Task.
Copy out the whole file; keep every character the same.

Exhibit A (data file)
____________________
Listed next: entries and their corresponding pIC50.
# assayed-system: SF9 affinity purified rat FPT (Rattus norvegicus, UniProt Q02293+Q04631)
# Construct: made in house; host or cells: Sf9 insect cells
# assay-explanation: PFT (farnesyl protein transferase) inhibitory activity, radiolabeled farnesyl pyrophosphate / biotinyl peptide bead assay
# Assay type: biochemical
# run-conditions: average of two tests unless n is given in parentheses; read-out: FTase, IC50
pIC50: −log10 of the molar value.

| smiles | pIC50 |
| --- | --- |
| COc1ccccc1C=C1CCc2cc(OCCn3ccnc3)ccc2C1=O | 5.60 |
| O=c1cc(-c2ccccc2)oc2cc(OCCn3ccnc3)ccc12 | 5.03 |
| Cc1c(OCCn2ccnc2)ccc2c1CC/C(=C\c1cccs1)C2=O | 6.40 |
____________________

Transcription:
Listed next: entries and their corresponding pIC50.
# assayed-system: SF9 affinity purified rat FPT (Rattus norvegicus, UniProt Q02293+Q04631)
# Construct: made in house; host or cells: Sf9 insect cells
# assay-explanation: PFT (farnesyl protein transferase) inhibitory activity, radiolabeled farnesyl pyrophosphate / biotinyl peptide bead assay
# Assay type: biochemical
# run-conditions: average of two tests unless n is given in parentheses; read-out: FTase, IC50
pIC50: −log10 of the molar value.

| smiles | pIC50 |
| --- | --- |
| COc1ccccc1C=C1CCc2cc(OCCn3ccnc3)ccc2C1=O | 5.60 |
| O=c1cc(-c2ccccc2)oc2cc(OCCn3ccnc3)ccc12 | 5.03 |
| Cc1c(OCCn2ccnc2)ccc2c1CC/C(=C\c1cccs1)C2=O | 6.40 |